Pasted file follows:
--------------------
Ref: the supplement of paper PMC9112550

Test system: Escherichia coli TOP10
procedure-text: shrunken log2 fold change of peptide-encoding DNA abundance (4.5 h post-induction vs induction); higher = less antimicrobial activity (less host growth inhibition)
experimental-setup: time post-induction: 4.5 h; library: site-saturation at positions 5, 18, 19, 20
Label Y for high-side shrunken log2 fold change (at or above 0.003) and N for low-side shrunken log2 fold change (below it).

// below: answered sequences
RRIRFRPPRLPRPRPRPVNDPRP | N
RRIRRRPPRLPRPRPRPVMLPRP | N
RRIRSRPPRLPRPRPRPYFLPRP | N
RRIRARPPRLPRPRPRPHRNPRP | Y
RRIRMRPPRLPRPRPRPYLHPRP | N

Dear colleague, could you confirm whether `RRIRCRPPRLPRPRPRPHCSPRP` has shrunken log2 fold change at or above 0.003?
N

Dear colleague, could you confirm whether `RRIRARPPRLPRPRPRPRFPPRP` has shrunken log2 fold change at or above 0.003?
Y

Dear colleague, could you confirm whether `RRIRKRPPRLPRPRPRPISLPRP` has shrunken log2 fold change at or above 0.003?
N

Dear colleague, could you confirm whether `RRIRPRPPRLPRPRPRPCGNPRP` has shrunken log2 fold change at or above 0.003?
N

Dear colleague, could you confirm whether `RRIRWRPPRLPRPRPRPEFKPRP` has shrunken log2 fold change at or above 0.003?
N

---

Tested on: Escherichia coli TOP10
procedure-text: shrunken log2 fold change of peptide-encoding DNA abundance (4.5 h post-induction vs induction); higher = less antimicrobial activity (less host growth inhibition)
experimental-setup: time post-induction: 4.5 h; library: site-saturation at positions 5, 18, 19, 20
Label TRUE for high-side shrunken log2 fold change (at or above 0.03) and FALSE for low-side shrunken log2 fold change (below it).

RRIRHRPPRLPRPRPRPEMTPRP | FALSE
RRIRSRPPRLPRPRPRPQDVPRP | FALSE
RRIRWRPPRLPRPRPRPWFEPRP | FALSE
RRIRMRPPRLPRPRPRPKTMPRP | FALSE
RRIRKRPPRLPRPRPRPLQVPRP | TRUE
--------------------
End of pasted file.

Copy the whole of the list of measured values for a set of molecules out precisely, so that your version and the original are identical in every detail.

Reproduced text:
Ref: the supplement of paper PMC9112550

Test system: Escherichia coli TOP10
procedure-text: shrunken log2 fold change of peptide-encoding DNA abundance (4.5 h post-induction vs induction); higher = less antimicrobial activity (less host growth inhibition)
experimental-setup: time post-induction: 4.5 h; library: site-saturation at positions 5, 18, 19, 20
Label Y for high-side shrunken log2 fold change (at or above 0.003) and N for low-side shrunken log2 fold change (below it).

// below: answered sequences
RRIRFRPPRLPRPRPRPVNDPRP | N
RRIRRRPPRLPRPRPRPVMLPRP | N
RRIRSRPPRLPRPRPRPYFLPRP | N
RRIRARPPRLPRPRPRPHRNPRP | Y
RRIRMRPPRLPRPRPRPYLHPRP | N

Dear colleague, could you confirm whether `RRIRCRPPRLPRPRPRPHCSPRP` has shrunken log2 fold change at or above 0.003?
N

Dear colleague, could you confirm whether `RRIRARPPRLPRPRPRPRFPPRP` has shrunken log2 fold change at or above 0.003?
Y

Dear colleague, could you confirm whether `RRIRKRPPRLPRPRPRPISLPRP` has shrunken log2 fold change at or above 0.003?
N

Dear colleague, could you confirm whether `RRIRPRPPRLPRPRPRPCGNPRP` has shrunken log2 fold change at or above 0.003?
N

Dear colleague, could you confirm whether `RRIRWRPPRLPRPRPRPEFKPRP` has shrunken log2 fold change at or above 0.003?
N

---

Tested on: Escherichia coli TOP10
procedure-text: shrunken log2 fold change of peptide-encoding DNA abundance (4.5 h post-induction vs induction); higher = less antimicrobial activity (less host growth inhibition)
experimental-setup: time post-induction: 4.5 h; library: site-saturation at positions 5, 18, 19, 20
Label TRUE for high-side shrunken log2 fold change (at or above 0.03) and FALSE for low-side shrunken log2 fold change (below it).

RRIRHRPPRLPRPRPRPEMTPRP | FALSE
RRIRSRPPRLPRPRPRPQDVPRP | FALSE
RRIRWRPPRLPRPRPRPWFEPRP | FALSE
RRIRMRPPRLPRPRPRPKTMPRP | FALSE
RRIRKRPPRLPRPRPRPLQVPRP | TRUE